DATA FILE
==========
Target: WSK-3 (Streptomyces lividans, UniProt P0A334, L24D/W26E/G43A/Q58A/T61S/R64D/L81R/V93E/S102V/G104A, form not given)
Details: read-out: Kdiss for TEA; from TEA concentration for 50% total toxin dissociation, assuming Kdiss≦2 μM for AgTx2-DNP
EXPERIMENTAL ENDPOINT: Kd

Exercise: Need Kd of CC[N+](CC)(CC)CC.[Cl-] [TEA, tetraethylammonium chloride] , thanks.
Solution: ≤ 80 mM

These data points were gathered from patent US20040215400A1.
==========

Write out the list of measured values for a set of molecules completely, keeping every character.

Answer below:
Target: WSK-3 (Streptomyces lividans, UniProt P0A334, L24D/W26E/G43A/Q58A/T61S/R64D/L81R/V93E/S102V/G104A, form not given)
Details: read-out: Kdiss for TEA; from TEA concentration for 50% total toxin dissociation, assuming Kdiss≦2 μM for AgTx2-DNP
EXPERIMENTAL ENDPOINT: Kd

Exercise: Need Kd of CC[N+](CC)(CC)CC.[Cl-] [TEA, tetraethylammonium chloride] , thanks.
Solution: ≤ 80 mM

These data points were gathered from patent US20040215400A1.